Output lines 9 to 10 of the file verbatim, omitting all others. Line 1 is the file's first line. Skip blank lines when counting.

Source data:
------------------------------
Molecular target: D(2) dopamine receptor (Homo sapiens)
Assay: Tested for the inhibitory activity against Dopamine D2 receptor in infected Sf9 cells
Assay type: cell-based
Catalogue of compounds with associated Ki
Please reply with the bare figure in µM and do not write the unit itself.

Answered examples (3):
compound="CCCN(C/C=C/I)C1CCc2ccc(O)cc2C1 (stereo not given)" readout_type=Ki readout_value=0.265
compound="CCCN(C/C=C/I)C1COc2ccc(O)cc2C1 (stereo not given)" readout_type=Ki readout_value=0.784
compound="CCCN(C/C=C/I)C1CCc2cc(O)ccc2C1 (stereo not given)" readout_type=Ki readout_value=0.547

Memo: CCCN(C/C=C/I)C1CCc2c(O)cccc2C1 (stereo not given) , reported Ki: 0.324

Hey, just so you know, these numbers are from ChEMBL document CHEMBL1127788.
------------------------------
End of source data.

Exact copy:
compound="CCCN(C/C=C/I)C1CCc2cc(O)ccc2C1 (stereo not given)" readout_type=Ki readout_value=0.547

Memo: CCCN(C/C=C/I)C1CCc2c(O)cccc2C1 (stereo not given) , reported Ki: 0.324